Earth in 100 years as seen by a modern Jules Verne; 2081: A hopeful View of the Human Future, by Gerard K. O'Neill. New York: Simon & Schuster. $14.95.
The year 2081 will be a time of interstellar travel, space colonies, and electronic bumper stickers. Then the world, as seen by futurist- physicist Gerard K. O'Neil, will be a place of interplanetary plenty as a result of mankind's accomplishments.
Just when it seemed that nobody was willing to write about bright tomorrows, Dr. O'Neill offers a welcome change of pace. But this book is more than just wishful Science fiction. O'Neil bases every prediction upon existing technologies -- and advancements within reach.
But most of all, this book is fun to read. It reawakens the imagination first sparked by those sci-fi novels and Saturday matinees of childhood -- in the days before doom-filled forecasts became the fashion.
At the same time, O'Neill points out a few sour bites in this pie-in-the-sky future. For example, he predicts small-scale nuclear terrorism will be prevalent in the unstable African nations of 2081. Hunger and poverty will also still be found, but for political rather than economic reasons. And O'Neill predicts that a good deal of Earth will be under the sway of dictators.
These pockets of darkness will reinforce the appeal of one of the author's favorite themes: the migration of mankind to space colonies. O'Neill, a Princeton professor, is well known for his best-selling study on this subject, "The High Frontier."
What he calls the "breakout from the nest- planet" is the linchpin for his vision of the future. Space colonies will serve as release valves for Earth's swelling populations, while offering safe havens for the noncomformists and free thinkers of tomorrow.
The colonies won't be limited by the physical boundaries that divide Earth and contribute to the pressures between nations. Each colony will be an oasis, a self-supporting world, able to choose its own climate and build out in any direction.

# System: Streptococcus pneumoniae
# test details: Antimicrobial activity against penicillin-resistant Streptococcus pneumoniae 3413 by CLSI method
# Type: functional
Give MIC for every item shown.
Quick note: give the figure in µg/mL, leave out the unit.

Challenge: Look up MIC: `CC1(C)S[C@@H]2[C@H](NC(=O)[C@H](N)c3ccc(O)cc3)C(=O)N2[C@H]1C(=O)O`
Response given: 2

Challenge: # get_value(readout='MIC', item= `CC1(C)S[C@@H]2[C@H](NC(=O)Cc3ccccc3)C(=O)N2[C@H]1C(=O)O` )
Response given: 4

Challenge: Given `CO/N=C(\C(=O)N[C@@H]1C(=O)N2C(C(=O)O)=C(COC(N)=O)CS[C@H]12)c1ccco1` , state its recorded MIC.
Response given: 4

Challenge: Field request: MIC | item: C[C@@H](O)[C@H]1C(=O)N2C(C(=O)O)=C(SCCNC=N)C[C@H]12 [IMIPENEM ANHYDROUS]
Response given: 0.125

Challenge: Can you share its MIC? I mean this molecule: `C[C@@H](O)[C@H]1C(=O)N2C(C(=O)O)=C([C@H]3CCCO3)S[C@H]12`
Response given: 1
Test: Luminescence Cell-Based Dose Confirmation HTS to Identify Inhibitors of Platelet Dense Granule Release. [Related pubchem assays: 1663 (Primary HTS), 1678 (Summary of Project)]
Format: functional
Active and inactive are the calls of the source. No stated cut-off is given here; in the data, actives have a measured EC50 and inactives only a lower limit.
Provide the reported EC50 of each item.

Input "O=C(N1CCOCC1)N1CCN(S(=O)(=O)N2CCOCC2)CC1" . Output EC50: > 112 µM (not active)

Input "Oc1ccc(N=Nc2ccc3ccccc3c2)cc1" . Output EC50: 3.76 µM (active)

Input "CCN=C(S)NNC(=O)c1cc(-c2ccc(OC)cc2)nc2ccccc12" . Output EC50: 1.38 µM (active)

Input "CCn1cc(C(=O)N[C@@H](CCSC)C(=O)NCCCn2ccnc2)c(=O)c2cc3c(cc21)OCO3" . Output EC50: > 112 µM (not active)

So while the developed nations of Earth will continue to offer an updated version of the good life a century from now, there will be pressures for people to want to move to the relative safety, freedom, and comfort of the colonies.
O'Neill prefaces his predictions with a look at earlier attempts to foretell the future by such writers as Jules Verne, Aldous Huxley, and George Orwell.
Some hit their target with amazing accuracy. For example, Verne, writing nearly a century before the Apollo 9 mission, portrayed the first moon expedition being launched from Florida, with a three-man crew, circling the moon prior to landing, and later splashing down on Earth in the ocean. However, he also thought the trip would be privately financed by an enterprising group of Civil War veterans.
O'Neill also describes what he calls "the drivers of change." These are the five technologies he believes will swing the future -- computers, automation, space colonies energy, and communication.
In each of these areas, he sees improvements helping to hurtle mankind beyond the stratosphere, while also hoisting the standards of living here on Earth.
Perhaps the most fascinating and certainly the most readable portion of the book chronicles a space colonist's visit to Earth in 2081. The young journalist from Fox Cluster (a group of colonies near the border of the solar system) learns about life in an open atmosphere, and records his impressions in short dispatches. After each of these passages, O'Neill explains how the observations relate to current technologies or his own expectations.
So while o'Neill's vision of the world of 2081 is a mixture of virtues and vices, O'Neill seems hopeful that we are moving in the right direction -- out toward space and the unlimited pos sibilities he sees in it.